All this was a part of conspicuous state propaganda program, as many opposition groups came to realize. After Nasser died, Sonallah Ibrahim, then a young communist, wrote a novel undermining the myth after a visit to Aswan. Nasser’s totalitarian, one-party regime had jailed Ibrahim and his fellow dissidents for years. Ibrahim’s novel Najmat Aghustus (The August Star), published in 1974, depicted a building project where inhumane conditions and workers’ repression prevailed. It was hot in the deep south, under the burning sun of August, and it was no place for liberties or anti-imperialist fantasies. He compared Nasser to Pharaoh Ramses II who built Abu Simbel Temple— allegorically insisting that both of them constructed colossal monuments to glorify their despotism.
A visit to Aswan today would bring about another set of bitter memories. It is most likely when you take a taxi there that the driver will be a Nubian, and he will be playing a tape of sad folk songs of the “old country." The old country, or el-balad el-gadima, is the villages of old Nubia whose inhabitants were forcibly relocated to create space for the dam’s reservoir. These internal refugees were given spacious new houses, land, and cattle, but in dry deserts far from the green paradise where they once lived.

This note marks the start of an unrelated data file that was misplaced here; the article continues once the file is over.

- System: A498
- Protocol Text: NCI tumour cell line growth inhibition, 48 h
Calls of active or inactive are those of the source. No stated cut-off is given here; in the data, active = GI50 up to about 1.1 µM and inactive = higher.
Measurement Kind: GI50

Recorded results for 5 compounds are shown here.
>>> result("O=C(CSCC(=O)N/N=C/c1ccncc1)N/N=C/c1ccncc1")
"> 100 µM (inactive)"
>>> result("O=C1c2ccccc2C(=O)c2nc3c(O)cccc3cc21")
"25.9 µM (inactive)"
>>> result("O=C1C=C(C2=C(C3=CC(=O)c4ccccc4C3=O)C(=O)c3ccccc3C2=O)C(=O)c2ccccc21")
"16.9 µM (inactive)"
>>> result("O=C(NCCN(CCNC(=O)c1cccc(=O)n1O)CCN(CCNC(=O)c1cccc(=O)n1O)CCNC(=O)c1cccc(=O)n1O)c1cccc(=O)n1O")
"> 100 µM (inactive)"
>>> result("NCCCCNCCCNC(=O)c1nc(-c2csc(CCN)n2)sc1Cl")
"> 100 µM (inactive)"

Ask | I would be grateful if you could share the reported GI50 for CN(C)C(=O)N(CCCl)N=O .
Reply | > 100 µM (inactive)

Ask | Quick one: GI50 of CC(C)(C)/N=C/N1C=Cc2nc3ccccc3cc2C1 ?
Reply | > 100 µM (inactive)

Other sorts of odd memories still linger in the city. Ordinary women go to what they call sug el-rus, “the market of Russians,” which is probably where the Soviet workers on the dam shopped for their groceries. Remnants of Nasserist engineers, lawyers, and aging workers are still Aswan, inciting political activism in a city remote from the central government.
Fifty years have passed since the onset of the dam’s dream, and many believe that Western imperialism is already back in Egypt with US economic domination. The High Dam no longer looks so high. What remains of it is a field trip that school children take for a drive on the body of the barrage and a visit to the “Egyptian-Soviet Friendship” monument. Magda and Ehab Nafi’s movie “The Naked Truth” is still pointlessly, yet routinely, shown on state television. And occasionally the enthusiastic voice of Abdel Halim chants amid women’s ululations, “Oh colonialism, we have built it with our hands, the high dam.”